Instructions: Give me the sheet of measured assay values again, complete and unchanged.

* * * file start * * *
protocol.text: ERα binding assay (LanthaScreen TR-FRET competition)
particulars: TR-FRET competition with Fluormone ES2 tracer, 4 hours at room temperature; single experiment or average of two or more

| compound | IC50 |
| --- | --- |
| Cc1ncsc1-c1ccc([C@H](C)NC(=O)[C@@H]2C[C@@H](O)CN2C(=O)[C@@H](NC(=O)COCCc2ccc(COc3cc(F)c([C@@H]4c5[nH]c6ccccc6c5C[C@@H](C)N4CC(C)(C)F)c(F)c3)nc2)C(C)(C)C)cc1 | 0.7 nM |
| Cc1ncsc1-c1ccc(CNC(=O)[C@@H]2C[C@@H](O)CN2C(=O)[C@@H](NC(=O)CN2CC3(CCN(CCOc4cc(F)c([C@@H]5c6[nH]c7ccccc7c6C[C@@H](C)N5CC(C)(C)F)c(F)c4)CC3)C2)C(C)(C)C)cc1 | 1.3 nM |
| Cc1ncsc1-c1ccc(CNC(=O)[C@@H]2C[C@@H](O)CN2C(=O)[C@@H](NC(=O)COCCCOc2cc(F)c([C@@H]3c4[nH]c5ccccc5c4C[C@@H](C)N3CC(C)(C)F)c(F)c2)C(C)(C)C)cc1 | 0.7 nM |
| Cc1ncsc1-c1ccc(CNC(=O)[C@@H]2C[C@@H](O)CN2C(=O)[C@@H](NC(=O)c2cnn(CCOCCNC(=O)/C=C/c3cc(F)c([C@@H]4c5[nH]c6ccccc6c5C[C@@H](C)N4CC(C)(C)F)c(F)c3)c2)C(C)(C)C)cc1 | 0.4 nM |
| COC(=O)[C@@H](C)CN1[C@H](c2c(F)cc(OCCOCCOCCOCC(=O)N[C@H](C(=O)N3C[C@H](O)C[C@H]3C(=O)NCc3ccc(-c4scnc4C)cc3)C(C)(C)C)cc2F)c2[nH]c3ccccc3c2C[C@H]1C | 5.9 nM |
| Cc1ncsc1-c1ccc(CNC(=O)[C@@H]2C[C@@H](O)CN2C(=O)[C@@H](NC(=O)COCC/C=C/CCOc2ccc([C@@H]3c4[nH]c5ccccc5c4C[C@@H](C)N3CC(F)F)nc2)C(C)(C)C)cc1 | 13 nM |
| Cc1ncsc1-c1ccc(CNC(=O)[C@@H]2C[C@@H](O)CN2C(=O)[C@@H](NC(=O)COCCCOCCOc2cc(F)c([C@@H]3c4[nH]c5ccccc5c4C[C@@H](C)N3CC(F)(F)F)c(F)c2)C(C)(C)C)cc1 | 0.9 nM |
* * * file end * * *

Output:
protocol.text: ERα binding assay (LanthaScreen TR-FRET competition)
particulars: TR-FRET competition with Fluormone ES2 tracer, 4 hours at room temperature; single experiment or average of two or more

| compound | IC50 |
| --- | --- |
| Cc1ncsc1-c1ccc([C@H](C)NC(=O)[C@@H]2C[C@@H](O)CN2C(=O)[C@@H](NC(=O)COCCc2ccc(COc3cc(F)c([C@@H]4c5[nH]c6ccccc6c5C[C@@H](C)N4CC(C)(C)F)c(F)c3)nc2)C(C)(C)C)cc1 | 0.7 nM |
| Cc1ncsc1-c1ccc(CNC(=O)[C@@H]2C[C@@H](O)CN2C(=O)[C@@H](NC(=O)CN2CC3(CCN(CCOc4cc(F)c([C@@H]5c6[nH]c7ccccc7c6C[C@@H](C)N5CC(C)(C)F)c(F)c4)CC3)C2)C(C)(C)C)cc1 | 1.3 nM |
| Cc1ncsc1-c1ccc(CNC(=O)[C@@H]2C[C@@H](O)CN2C(=O)[C@@H](NC(=O)COCCCOc2cc(F)c([C@@H]3c4[nH]c5ccccc5c4C[C@@H](C)N3CC(C)(C)F)c(F)c2)C(C)(C)C)cc1 | 0.7 nM |
| Cc1ncsc1-c1ccc(CNC(=O)[C@@H]2C[C@@H](O)CN2C(=O)[C@@H](NC(=O)c2cnn(CCOCCNC(=O)/C=C/c3cc(F)c([C@@H]4c5[nH]c6ccccc6c5C[C@@H](C)N4CC(C)(C)F)c(F)c3)c2)C(C)(C)C)cc1 | 0.4 nM |
| COC(=O)[C@@H](C)CN1[C@H](c2c(F)cc(OCCOCCOCCOCC(=O)N[C@H](C(=O)N3C[C@H](O)C[C@H]3C(=O)NCc3ccc(-c4scnc4C)cc3)C(C)(C)C)cc2F)c2[nH]c3ccccc3c2C[C@H]1C | 5.9 nM |
| Cc1ncsc1-c1ccc(CNC(=O)[C@@H]2C[C@@H](O)CN2C(=O)[C@@H](NC(=O)COCC/C=C/CCOc2ccc([C@@H]3c4[nH]c5ccccc5c4C[C@@H](C)N3CC(F)F)nc2)C(C)(C)C)cc1 | 13 nM |
| Cc1ncsc1-c1ccc(CNC(=O)[C@@H]2C[C@@H](O)CN2C(=O)[C@@H](NC(=O)COCCCOCCOc2cc(F)c([C@@H]3c4[nH]c5ccccc5c4C[C@@H](C)N3CC(F)(F)F)c(F)c2)C(C)(C)C)cc1 | 0.9 nM |